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Nipple Compression During Breastfeeding

author image Marcy Reed
Marcy Reed has been a certified nurse midwife since 2004 and a writer since 2007. She has been published in "Midwifery Today." Reed earned a bachelor's degree in nursing in California and received her midwifery education in Kentucky.
Nipple Compression During Breastfeeding
A woman is breastfeeding her child. Photo Credit: claudiodivizia/iStock/Getty Images

One of the most important aspects for successful breastfeeding is a correct latch. The nipple must be drawn into the baby's mouth so that the baby's jaw compresses the areola. If the baby's gums compress the nipple instead, a host of breastfeeding complications can occur, including the baby not getting enough milk and losing weight. If you notice nipple compression marks when you remove your baby from your breast, you should reevaluate your breastfeeding technique.

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The nipple of the breast provides the exit for your milk and has multiple openings for the milk to come through. However, manipulation of the nipple does not cause the milk to be released. Tiny milk sacs are present underneath the areola, or the dark area of your breast. These sacs must be compressed by the baby's jaw and tongue, and they work together to draw the milk out of the sacs through the nipple.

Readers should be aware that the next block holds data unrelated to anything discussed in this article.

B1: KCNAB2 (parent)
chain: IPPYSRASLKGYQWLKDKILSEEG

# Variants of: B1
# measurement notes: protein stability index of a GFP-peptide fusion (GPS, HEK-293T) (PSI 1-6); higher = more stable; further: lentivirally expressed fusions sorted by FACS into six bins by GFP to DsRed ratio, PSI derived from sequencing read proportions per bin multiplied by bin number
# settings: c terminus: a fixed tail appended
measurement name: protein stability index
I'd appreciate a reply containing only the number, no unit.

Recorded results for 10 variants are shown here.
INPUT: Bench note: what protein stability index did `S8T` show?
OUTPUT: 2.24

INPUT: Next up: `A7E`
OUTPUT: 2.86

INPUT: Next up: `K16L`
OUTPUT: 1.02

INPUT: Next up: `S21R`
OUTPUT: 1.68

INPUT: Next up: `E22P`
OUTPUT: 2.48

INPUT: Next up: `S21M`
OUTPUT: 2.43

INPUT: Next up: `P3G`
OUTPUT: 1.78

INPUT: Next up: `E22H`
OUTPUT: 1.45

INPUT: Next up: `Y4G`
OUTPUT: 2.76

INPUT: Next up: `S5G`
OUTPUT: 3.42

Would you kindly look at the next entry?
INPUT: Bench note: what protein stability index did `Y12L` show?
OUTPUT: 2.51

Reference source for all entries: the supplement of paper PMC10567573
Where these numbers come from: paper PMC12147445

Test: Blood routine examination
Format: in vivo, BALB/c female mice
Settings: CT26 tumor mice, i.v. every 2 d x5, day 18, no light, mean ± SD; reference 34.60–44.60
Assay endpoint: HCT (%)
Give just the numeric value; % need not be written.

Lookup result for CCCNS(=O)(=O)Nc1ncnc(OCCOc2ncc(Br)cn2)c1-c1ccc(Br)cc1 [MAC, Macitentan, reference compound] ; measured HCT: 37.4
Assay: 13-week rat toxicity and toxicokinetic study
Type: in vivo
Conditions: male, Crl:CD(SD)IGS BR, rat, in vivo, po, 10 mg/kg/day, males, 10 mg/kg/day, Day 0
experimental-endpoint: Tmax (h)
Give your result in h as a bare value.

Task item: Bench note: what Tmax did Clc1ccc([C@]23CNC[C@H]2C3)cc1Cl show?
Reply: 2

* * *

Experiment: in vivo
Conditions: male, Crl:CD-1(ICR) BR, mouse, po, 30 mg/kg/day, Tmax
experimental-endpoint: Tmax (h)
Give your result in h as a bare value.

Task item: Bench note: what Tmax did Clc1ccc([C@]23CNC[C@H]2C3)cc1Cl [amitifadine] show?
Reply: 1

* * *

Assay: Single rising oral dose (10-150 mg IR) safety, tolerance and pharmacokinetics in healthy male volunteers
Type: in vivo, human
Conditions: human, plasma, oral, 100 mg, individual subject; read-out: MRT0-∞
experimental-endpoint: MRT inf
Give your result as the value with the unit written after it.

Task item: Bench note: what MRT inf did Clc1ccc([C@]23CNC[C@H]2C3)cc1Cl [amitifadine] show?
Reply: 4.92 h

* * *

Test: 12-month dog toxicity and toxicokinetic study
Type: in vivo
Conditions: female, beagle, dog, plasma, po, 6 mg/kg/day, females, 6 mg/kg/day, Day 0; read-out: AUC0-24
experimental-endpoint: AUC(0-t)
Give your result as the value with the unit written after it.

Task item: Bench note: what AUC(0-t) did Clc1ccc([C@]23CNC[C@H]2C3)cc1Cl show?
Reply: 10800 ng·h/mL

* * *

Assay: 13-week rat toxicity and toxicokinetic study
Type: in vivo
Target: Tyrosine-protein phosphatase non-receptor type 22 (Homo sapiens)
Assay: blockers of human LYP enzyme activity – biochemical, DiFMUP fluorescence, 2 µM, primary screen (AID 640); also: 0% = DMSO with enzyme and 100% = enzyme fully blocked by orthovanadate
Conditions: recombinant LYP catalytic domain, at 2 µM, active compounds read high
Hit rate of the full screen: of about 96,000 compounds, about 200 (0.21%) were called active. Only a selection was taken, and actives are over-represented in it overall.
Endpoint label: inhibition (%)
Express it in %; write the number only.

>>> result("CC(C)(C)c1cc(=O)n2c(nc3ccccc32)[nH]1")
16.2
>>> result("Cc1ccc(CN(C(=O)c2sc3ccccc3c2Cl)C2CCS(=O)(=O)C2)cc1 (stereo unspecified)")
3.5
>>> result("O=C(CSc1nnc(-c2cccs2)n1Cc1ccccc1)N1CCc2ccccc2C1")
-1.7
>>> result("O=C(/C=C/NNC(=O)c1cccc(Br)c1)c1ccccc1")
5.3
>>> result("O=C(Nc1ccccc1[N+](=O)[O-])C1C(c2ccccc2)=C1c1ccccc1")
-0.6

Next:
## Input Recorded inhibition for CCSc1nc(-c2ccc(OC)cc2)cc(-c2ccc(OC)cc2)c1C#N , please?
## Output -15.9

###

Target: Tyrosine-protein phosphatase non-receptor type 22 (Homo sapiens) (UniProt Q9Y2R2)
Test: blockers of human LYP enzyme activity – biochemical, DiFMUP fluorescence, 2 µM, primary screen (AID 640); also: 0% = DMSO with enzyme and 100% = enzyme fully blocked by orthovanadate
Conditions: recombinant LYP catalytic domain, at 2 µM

Correct Latch

When your baby is latched on, most of the areola should be in his mouth. If he is latched on to the nipple and his gums are compressing your nipple, you may experience pain and soreness. In addition, he will not be able to extract milk if he is latched onto the tip of the nipple. A correctly latched baby will have a wide mouth and his lips will flare out on the areola, similar to "fish lips."

Nipple Compression

While some women experience a short episode of discomfort when first latching their babies on, persistent nipple pain while breastfeeding is a symptom that your nipple is being compressed. Nipple compression can trigger trauma and result in scabbed or bleeding nipples, infection and blisters. If you notice nipple compression in the form of a misshapen nipple after breastfeeding, or if you notice nipple damage, seek assistance to help you improve your latch.


Although breastfeeding is natural and ideal for you and your baby, both of you need to learn and practice to perfect breastfeeding. Consider taking a breastfeeding class during your pregnancy to learn more about breastfeeding techniques and positions. Ask for hands-on help in the hospital from your nurse. Seek care with a board certified lactation consultant if you notice persistent nipple pain or trauma. Consider using lanolin or simply expressing breastmilk onto sore nipples to aid healing.

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